Skip to main site content.
Maggie Gyllenhaal. (Photo by Roy Rochlin/Getty Images)

'Female gaze’

Maggie Gyllenhaal changes her mind on sex work after portraying a prostitute in ‘The Deuce’

By WITW Staff on October 2, 2017

Maggie Gyllenhaal stars as “Candy,” a prostitute and single mother in the prestigious new HBO series The Deuce, which chronicles the rise of pornography in the dangerous and crime-ridden New York of the early 1970s. Taking on the role has changed the way Gyllenhaal thinks about sex work and pornography, she revealed in an interview with The Guardian.  “Somebody asked me the other day whether I thought porn was exploitative or empowering for women,” says Gyllenhaal. “At the time, I didn’t actually know how to answer. Then a couple of days later, I thought, can the answer just be: ‘Yes?’” She explained that in order to get reliable information on the porn and sex work industry, she turned to Annie Sprinkle, a 63-year-old former porn actor and prostitute-turned writer and television presenter, who runs a support group for women from that industry. “She introduced me to this world of women in their 60s who had been, and some of whom still are, involved in sex work,” Gyllenhaal explained. “They all said, ‘Don’t write us off. They said, ‘Yes, there is often an element of damage [in their past].’ But there are a lot of other things too. There’s curiosity, and an actual love of sexuality. And I saw both elements.” Through those meetings, and her experience on the show, she said her views on pornography also changed. “I thought of all pornography the same way, and what I realized is that pornography is an art form. And that there are actresses who are very proud of what they did in pornography,” Gyllenhaal said.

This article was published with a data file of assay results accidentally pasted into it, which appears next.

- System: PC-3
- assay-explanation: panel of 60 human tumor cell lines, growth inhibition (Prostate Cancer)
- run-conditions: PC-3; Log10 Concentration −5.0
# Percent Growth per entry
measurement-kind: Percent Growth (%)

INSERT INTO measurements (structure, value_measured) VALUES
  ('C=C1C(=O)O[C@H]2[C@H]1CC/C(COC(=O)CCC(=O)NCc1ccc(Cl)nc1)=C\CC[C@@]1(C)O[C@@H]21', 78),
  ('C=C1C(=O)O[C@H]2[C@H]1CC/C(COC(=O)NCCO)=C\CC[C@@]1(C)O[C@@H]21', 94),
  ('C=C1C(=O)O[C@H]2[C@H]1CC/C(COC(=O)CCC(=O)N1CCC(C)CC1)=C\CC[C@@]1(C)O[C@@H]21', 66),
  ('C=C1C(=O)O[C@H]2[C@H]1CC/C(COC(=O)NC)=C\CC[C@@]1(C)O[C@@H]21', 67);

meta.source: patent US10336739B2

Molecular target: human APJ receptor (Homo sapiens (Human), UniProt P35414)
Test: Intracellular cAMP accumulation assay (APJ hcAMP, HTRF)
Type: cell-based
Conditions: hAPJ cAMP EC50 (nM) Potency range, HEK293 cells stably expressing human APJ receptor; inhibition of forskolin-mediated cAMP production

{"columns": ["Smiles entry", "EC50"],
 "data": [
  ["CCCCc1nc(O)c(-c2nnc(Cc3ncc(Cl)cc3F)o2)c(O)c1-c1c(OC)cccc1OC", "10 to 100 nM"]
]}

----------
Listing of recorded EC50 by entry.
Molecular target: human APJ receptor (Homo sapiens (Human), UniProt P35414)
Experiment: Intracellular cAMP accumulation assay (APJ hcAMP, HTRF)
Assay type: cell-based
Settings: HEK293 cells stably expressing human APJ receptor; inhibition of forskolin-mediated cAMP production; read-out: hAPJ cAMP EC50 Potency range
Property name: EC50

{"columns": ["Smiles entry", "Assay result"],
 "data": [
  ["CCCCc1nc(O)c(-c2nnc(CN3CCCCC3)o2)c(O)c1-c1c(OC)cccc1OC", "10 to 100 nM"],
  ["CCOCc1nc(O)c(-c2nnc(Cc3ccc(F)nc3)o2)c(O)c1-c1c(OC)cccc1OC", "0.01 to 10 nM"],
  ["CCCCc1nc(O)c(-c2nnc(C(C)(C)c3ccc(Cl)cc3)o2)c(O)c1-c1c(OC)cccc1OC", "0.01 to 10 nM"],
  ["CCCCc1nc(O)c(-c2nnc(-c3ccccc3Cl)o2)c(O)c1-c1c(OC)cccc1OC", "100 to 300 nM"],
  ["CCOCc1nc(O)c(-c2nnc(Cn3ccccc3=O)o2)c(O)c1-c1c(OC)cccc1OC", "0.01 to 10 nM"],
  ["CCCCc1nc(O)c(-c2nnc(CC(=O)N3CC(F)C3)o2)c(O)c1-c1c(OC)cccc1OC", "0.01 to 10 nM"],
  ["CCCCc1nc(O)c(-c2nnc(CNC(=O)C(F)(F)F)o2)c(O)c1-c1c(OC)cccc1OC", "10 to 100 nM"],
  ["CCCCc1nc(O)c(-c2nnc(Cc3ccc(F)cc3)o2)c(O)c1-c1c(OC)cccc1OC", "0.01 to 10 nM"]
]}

Gyllenhaal also served as a producer on the project, which empowered her to make suggestions and additions to the script. She describes the show as “absolutely, definitely a feminist project,” and takes pride in making a show depicting the “female gaze,” exploring pornography without itself becoming pornographic. “If it turns you on, but then makes you horrified to consider what’s actually turning you on, and what the consequences are for the characters that are turning you on, then it’s a better show,” she explained. “If you’re patting yourself on the back and just thinking how terrible porn is, then it doesn’t make you consider your position as a person in the world right now, and how sex is commodified everywhere today.”

Read the full story at The Guardian.


Study finds that 1 out of 3 women watch porn at least once a week

Age men first see porn influences their behavior towards women, study finds

Pamela Anderson issues dire warning against the ‘addictive dangers’ of pornography